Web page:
1. Business Plan: Introduction
  2. Business Plan: Do You Need One?
  3. Business Plan: Describing Your Business
  4. Business Plan: Composing Your Executive Summary
  5. Business Plan: Analyzing Your Industry
  6. Business Plan: Marketing And Sales
  7. Business Plan: Your Organizational And Operating Plan
  8. Business Plan: Your Financial Plan
  9. Business Plan: Presenting Your Plan
  10. Business Plan: Conclusion

By Amy Fontinelle

To give readers more information on what your business actually does, the next section of your business plan after the executive summary should be a company overview describing your business.

You probably spend most of your waking hours thinking about your business. You understand what you do, how you do it and why you do it better than anyone else. When you're writing your business plan, you have to think about your business from an outsider’s perspective. The people who will be reading your plan know nothing about your business except: (1) what they know about similar businesses, if there are any, (2) what they have read in the news, if your company has received any press, good or bad and (3) what they assume they know about your company, which may or may not be accurate. You need to clearly explain everything a lender or investor might want to know and give them your story to overwrite any misconceptions they might have.

Company Summary

Start with the basics. What does your company do? What neighborhood, city and state is it located in? What is its unique selling point? Include your mission statement, which should describe your company's purpose, values and goals.

Essential Business Details: Location, Contact Information, Legal Structure and Ownership

Provide your business's legal name, operating name, contact information (address, phone number, fax number, website address, email address), and the name of at least one contact person. Also include the names of any owners other than yourself and the names of your lawyer, CPA and insurance agent, if applicable. State what your business’s legal structure is (e.g., corporation, partnership, LLC, sole proprietorship), who owns it and what percentage of the company each entity owns.

Company History

When and how was your company formed? Provide a brief history and outline its key players. Who came up with the idea and what inspired them? Who joined the company and when, and what have they contributed? What goals has the company achieved so far? The company history section is a good place to get readers excited about the story behind your business. The websites of many companies provide great examples that you can follow.

The Zappos website, for example, tells the company’s story as follows:

The year was 1999, and our founder Nick Swinmurn was walking around a mall in San Francisco looking for a pair of shoes. One store had the right style, but not the right color. Another store had the right color, but not the right size. Nick spent the next hour in the mall, walking from store to store, and finally went home empty-handed and frustrated.

At home, Nick tried looking for his shoes online and was again unsuccessful. Although there were a lot of "mom and pop" stores selling shoes online, what was interesting to Nick was that there was no major online retailer that specialized in shoes. So, since it was 1999 and anything seemed possible at the time, Nick decided to quit his day job and start an online shoe retailer... and Zappos.com was born!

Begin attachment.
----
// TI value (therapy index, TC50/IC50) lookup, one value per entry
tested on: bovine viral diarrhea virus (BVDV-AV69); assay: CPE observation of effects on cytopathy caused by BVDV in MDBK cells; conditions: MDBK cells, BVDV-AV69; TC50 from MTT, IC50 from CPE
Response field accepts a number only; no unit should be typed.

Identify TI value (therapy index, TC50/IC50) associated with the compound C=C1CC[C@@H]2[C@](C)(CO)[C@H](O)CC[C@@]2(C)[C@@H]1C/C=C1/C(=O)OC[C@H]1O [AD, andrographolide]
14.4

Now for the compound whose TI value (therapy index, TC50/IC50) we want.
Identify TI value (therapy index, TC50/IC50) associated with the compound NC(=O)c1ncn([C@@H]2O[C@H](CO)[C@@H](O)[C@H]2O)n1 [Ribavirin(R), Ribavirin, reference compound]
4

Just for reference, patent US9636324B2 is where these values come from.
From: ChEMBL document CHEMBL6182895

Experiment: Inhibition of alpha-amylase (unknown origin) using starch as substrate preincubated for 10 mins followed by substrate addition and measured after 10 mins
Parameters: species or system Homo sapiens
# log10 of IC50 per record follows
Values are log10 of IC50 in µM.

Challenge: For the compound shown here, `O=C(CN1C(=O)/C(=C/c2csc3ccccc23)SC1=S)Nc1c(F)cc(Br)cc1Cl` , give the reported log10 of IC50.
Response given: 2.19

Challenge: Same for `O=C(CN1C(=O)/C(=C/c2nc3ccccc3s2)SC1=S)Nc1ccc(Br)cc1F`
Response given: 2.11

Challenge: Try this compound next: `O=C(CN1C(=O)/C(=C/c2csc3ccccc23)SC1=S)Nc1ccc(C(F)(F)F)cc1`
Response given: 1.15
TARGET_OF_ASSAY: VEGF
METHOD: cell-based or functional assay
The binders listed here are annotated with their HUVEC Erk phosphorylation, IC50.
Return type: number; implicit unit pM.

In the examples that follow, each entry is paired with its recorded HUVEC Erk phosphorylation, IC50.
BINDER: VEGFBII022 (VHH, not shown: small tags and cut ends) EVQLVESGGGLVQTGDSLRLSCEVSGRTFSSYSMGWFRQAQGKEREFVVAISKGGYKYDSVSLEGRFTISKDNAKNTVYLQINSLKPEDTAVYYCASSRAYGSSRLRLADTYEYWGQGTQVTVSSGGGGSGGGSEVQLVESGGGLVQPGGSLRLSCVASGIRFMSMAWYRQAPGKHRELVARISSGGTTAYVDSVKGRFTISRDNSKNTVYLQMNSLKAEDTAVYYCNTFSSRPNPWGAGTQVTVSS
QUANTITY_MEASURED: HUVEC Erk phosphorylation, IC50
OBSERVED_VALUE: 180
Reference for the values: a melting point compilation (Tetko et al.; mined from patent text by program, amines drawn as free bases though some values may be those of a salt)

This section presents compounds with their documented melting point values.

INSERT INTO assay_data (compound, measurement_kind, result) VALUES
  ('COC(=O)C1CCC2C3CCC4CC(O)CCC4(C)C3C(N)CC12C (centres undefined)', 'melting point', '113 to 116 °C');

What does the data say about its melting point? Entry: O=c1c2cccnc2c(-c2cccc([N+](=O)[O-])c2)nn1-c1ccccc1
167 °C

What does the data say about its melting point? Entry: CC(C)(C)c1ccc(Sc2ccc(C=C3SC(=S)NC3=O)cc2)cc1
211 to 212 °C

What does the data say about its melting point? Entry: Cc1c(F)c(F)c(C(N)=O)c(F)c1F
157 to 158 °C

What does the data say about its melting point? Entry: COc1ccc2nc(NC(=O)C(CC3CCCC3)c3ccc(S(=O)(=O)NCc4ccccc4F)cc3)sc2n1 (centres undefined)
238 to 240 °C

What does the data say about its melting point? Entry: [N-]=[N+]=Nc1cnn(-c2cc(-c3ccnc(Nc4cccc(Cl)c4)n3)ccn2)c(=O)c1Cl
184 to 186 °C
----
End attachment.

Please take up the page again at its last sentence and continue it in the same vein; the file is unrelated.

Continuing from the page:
Products and Services

What products and/or services does your company sell? In this section, you must explain what, exactly, your business does. "We run a grocery store" is not sufficient. Be specific: "We run the only grocery store in the greater Springfield area that exclusively sells foods grown or produced within a 100-mile radius." The latter description not only explains that you are in the grocery business; it also says why your business is unique and shows that it serves a potentially untapped market.

Relate the problem your business solves for consumers, and state the facts you have gathered to support this problem’s existence. For example, describe the limited availability of locally grown and produced foods for purchase despite the abundance of farmers and artisanal food producers in the area. Describe the demand for these products and how your business would make them accessible and affordable. List the foods you will sell: cage-free, farm-fresh eggs; locally caught wild fish; grass-fed beef; local clover honey; artisanal balsamic vinegar; in-season fruits and vegetables; and so on. Then, describe how you will source these products. If your store will offer additional services such as catering, gift baskets, hot meals, a deli, a bakery or a florist, describe those as well. Finally, are there products or services that you do not currently offer but may offer in the future?

Tone and Level of Detail

The business description provides greater detail than the executive summary, but it is still essentially a summary. In later sections of the business plan, you will get into the fine points of industry analysis, your marketing and sales plan, your organizational and operational plan, and your financial plan.

Keep in mind that the reader doesn't care about your lifelong dream to open a local foods store. They want to know how you will make the business profitable and why they should invest or lend you money. Your description should be based on facts, not feelings. Every fact you present should be specific, detailed and supported by primary research your company has conducted, by your actual business experience so far and by credible secondary sources.

In the next section, you will learn how to present your industry analysis.


Business Plan: Composing Your Executive Summary
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